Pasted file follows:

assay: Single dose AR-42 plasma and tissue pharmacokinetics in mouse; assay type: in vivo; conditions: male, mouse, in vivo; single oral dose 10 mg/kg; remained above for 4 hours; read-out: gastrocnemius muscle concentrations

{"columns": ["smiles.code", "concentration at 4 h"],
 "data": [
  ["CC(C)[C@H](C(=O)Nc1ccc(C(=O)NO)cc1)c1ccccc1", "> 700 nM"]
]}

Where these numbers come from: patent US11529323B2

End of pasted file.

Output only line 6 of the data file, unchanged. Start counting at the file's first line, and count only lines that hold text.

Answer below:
Where these numbers come from: patent US11529323B2